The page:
Early symptoms of Alzheimer's disease in Japan and Taiwan

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Abstract

Aim:

The effects of Alzheimer's disease (AD) are making a major impact on the socioeconomic status of older adults in society. The recognition of early symptoms and clinical presentation are crucial issues to foster early diagnosis and treatment in order to have better therapeutic outcomes.

Methods:

We recruited clinically diagnosed AD patients at the very mild stage in the Clinical Dementia Rating scale 0.5 and mild stage Clinical Dementia Rating scale 1.0 in Taiwan and Japan. Psychometrics including the Ascertain Dementia 8 (AD8) questionnaire were administered to collect and compare the differences of the clinical presentation of the participants from the two countries.

Results:

A total of 1189 participants, 641 from Taiwan and 548 from Japan, were recruited in the present study. In the very mild dementia group with Clinical Dementia Rating scale 0.5, apart from AD8-2: reduced interest in hobbies/activities (P = 0.056) and AD8-4: trouble learning how to use a tool, appliance or gadget (P = 0.224), other AD8 subitems were significantly different between the two countries. Japanese participants had a higher reported frequency of AD8-5: forgetting the correct month or year (82.7%) than that (57.9%) in Taiwanese (P < 0.001). Taiwanese participants had a higher reported frequency in AD8-1: problems with judgment (20.3%), AD8-3: repeats questions, stories or statements (67.5%), AD8-6: difficulty handling complicated financial affairs (32.5%); AD8-7: difficulty remembering appointments (53.8%); and AD8-8: consistent problems with thinking and/or memory (89.3%) than those in Japanese participants.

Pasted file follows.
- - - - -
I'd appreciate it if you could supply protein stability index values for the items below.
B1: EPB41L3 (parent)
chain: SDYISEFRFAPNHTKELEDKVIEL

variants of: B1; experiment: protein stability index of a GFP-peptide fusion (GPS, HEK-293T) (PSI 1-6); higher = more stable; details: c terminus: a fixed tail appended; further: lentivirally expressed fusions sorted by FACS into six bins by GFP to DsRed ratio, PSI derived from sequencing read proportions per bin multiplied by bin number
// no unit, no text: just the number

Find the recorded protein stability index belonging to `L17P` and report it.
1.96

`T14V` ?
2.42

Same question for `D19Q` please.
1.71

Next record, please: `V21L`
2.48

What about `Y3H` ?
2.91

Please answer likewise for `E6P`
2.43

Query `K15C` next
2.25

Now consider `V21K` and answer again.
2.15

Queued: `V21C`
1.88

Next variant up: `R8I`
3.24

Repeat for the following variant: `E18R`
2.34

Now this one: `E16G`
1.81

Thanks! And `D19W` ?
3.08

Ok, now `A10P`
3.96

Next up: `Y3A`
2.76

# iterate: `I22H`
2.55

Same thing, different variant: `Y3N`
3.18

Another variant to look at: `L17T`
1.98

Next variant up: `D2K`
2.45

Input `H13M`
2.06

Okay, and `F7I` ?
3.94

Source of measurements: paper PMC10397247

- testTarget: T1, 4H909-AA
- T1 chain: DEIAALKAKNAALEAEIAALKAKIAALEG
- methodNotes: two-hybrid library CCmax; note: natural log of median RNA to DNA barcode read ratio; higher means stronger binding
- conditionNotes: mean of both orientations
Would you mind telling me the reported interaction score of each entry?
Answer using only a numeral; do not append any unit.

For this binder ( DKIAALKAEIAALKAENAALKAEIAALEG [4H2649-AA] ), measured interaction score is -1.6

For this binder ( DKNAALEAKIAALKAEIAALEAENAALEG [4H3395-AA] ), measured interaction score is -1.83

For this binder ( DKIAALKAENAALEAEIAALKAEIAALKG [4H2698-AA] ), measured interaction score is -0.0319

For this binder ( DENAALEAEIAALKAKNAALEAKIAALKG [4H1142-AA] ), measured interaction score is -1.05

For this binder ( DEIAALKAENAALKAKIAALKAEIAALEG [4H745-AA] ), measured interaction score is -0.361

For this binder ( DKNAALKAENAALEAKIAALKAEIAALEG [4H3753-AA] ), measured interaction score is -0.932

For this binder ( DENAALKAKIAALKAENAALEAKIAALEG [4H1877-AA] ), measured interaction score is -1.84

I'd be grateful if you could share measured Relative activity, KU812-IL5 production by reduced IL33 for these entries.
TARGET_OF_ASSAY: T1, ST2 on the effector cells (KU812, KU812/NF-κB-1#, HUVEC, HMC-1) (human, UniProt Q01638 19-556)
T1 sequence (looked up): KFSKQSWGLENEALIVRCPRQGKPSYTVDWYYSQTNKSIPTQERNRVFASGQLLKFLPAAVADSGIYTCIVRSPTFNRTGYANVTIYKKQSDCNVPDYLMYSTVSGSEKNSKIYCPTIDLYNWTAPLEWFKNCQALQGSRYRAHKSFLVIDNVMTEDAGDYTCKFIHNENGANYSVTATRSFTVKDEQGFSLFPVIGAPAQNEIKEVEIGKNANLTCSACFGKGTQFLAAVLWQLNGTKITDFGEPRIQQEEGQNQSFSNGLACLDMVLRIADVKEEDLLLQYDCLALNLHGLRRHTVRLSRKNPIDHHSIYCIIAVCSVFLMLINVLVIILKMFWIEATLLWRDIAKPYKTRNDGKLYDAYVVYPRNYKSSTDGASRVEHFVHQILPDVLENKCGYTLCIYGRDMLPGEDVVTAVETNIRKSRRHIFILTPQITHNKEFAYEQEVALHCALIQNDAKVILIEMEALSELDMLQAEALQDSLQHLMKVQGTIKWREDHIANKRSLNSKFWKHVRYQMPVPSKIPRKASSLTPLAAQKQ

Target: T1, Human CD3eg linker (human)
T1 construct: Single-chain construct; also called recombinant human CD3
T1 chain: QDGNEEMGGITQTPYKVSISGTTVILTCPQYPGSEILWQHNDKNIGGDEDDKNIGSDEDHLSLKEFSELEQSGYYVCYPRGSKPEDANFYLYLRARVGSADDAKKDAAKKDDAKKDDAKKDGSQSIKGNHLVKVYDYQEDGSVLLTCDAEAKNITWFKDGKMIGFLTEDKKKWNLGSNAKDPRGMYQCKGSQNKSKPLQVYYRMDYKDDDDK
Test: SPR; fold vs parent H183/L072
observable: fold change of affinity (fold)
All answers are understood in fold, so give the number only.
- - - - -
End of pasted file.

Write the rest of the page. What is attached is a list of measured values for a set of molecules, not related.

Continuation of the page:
Conclusion:

Early symptoms of AD in both countries are different. The frequently reported early symptoms are important for primary physicians and the general population so that they can recognize the disease in the early stage so as to have a better therapeutic outcome. Such efforts would increase the awareness of dementia in the general population. Geriatr Gerontol Int 2016; 16: 797–803.

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